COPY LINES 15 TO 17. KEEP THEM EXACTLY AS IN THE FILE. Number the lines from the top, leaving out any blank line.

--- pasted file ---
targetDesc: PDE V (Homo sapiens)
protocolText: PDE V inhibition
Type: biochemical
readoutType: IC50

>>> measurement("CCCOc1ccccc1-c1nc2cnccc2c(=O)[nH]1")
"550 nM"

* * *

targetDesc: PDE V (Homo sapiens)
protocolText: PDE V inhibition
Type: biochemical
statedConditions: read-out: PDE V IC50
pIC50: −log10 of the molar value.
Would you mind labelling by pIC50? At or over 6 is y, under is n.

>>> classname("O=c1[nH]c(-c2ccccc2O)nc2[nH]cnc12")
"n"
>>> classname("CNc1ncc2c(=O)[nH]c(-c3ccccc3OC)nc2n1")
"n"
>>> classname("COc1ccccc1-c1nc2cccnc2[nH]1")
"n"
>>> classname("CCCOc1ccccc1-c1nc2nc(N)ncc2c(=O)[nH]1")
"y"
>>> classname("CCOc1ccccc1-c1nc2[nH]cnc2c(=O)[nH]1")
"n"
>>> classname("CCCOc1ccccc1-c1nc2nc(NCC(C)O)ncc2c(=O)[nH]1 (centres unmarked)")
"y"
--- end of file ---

"n"
>>> classname("CNc1ncc2c(=O)[nH]c(-c3ccccc3OC)nc2n1")
"n"